enue without inordinate reliance on the center, would serve Macedonia well.
Weak Institutions Engender Corruption and Cynicism
Fifty-six percent of Macedonia’s Macedonia has faced severe economic dislocation as a result of the combined effects of
Yugoslavia’s dissolution, regional wars and sanctions, and internal factors. Fifty-six per-
population is worse off in cent of Macedonia’s population is worse off in real terms than they were a decade ago.
real terms than they were a Roughly a third of the work force is unemployed, with youth that have never had a reg-
ular income composing a majority of Macedonia’s jobless. Corruption is pervasive at an
decade ago. institutional and personal level, and is perceived by many Macedonian citizens to have
gotten worse, or at least more brazen, since the VMRO-DPMNE, DA (Democratic Alterna-
tive) and DPA (Democratic Party of Albanians) came to power in 1998. Transparency
International’s 1999 Corruption Perception Index rates Macedonia in the same rank with
regional neighbors Romania and Bulgaria, along with Egypt and Ghana, for perceived
corruption. This corruption deters investment, both foreign and domestic. Sanctions
against the Federal Republic of Yugoslavia (FRY), and the smuggling that attended them,
along with the Greek blockade, created an environment conducive to corrupt practices
Political patronage, awarding in Macedonia. Political patronage, awarding jobs and business on the basis of private
connections, and use of public office for personal gain are the current norms. Institution
jobs and business on the basis building has been a neglected priority, resulting in fragile public institutions with little
of private connections, and use popular confidence. The business-enabling environment of courts, customs, and police
remains weak. Privatization thus far has apparently benefited a few well-connected
of public office for personal insiders (on both sides of the transaction), who have made off with state assets at sub-
gain are the current norms. market valuation. Accusations of “asset stripping” have been leveled at both SDSM
(Social Democratic Party of Macedonia) and VMRO/DPMNE-led governments.
The free market system now appears to be generally accepted across the full breadth
of the social and political spectrum, which was not the case at the time of independence.
But there remains a body of public opinion, promoted most vocally through organized
labor, that the state has final responsibility for employment and the economy in gener-
al. However, reliance on the state as an employer greatly increases the opportunity for
political patronage and abuse of power. One participant suggested that labor inflexibil-
ity by itself was a greater barrier to foreign and domestic investment than corruption.
Others noted that Macedonia still had to contend with the legacy of a “dependency
culture” developed in the socialist period. This is manifest on the social level, with the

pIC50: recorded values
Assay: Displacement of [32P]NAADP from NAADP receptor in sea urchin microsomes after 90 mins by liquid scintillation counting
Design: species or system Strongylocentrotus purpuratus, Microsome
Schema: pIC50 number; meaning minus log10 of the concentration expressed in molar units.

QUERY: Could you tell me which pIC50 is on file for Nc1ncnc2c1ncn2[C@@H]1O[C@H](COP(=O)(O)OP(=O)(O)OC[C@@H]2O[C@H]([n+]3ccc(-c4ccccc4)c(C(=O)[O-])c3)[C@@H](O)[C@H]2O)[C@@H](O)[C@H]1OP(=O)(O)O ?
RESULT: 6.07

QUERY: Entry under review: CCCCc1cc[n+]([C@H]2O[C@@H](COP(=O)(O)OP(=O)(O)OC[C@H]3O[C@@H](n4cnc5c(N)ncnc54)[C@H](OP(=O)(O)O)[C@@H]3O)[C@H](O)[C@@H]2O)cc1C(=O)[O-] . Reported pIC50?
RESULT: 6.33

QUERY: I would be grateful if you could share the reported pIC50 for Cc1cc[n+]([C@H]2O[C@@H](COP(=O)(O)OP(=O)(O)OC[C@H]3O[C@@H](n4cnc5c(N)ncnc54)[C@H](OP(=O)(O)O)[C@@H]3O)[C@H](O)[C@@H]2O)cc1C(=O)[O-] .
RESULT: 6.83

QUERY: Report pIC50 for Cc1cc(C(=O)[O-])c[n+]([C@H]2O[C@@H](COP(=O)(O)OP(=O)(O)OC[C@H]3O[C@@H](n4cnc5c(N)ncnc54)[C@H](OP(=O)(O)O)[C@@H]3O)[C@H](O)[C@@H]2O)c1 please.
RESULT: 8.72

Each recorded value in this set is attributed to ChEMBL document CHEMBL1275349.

conditioning of the population to expect work and benefits to emanate from the state.
Macedonia in the socialist Yugoslav context was primarily a producer of raw material and
semi-finished goods, with goods being finished for sale (or export) in other republics.
In part to compensate for general underdevelopment, Macedonia was a net receiver,
along with Kosovo and Montenegro, of “solidarity funds” from the state to aid develop-
ment. Elements of such a dependency culture appear to be manifested in the current
reliance on external funding and lack of saleable exports. The question of whether the The lack of transparency in pri-
labor market should be liberalized polarized workshop participants mostly along ethnic
lines, with ethnic Albanians generally more supportive of far-ranging liberalization. vatization remains a problem,
Most participants agreed that financial disclosure laws should be enacted for politi- promoting speculation about
cal candidates, office holders, and administrators. At present, there are no legal require-
ments for such public figures to disclose their assets. The lack of transparency in
subterfuge and corruption.
privatization remains a problem, promoting speculation about subterfuge and corrup-
tion. According to those at the workshop, procurement also requires more public scruti-
ny. The current political culture does not demand public accountability. Although societal
change takes time, establishing objective standards of conduct in the official sector
would accelerate the process. Unless addressed directly, this problem will continue to sap
Macedonia’s economic progress and exacerbate other social problems.
As with individual rights and their protection, a clear majority thought that political,
media, and other civic actors had been delinquent in making the public aware of the
scale of the corruption problem, and in proposing methods to address it. As me nt io ne d
earlier, most participants asserted that the voting public was generally resigned to politi-
cians being corrupt, rarely punishing infractions at the ballot box. There are apparently
no effective legal sanctions applied to public officials who are corrupt and misuse their